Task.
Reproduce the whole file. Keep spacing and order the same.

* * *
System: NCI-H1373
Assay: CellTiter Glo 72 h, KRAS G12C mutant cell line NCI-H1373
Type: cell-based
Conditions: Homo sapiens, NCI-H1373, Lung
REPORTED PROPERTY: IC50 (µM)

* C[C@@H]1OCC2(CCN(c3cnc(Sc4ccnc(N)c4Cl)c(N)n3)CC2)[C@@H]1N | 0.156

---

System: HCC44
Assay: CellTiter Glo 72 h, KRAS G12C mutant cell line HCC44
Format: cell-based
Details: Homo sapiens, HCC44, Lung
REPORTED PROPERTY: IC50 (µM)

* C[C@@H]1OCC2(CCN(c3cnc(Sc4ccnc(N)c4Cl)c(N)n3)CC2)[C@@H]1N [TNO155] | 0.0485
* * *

System: NCI-H1373
Assay: CellTiter Glo 72 h, KRAS G12C mutant cell line NCI-H1373
Type: cell-based
Conditions: Homo sapiens, NCI-H1373, Lung
REPORTED PROPERTY: IC50 (µM)

* C[C@@H]1OCC2(CCN(c3cnc(Sc4ccnc(N)c4Cl)c(N)n3)CC2)[C@@H]1N | 0.156

---

System: HCC44
Assay: CellTiter Glo 72 h, KRAS G12C mutant cell line HCC44
Format: cell-based
Details: Homo sapiens, HCC44, Lung
REPORTED PROPERTY: IC50 (µM)

* C[C@@H]1OCC2(CCN(c3cnc(Sc4ccnc(N)c4Cl)c(N)n3)CC2)[C@@H]1N [TNO155] | 0.0485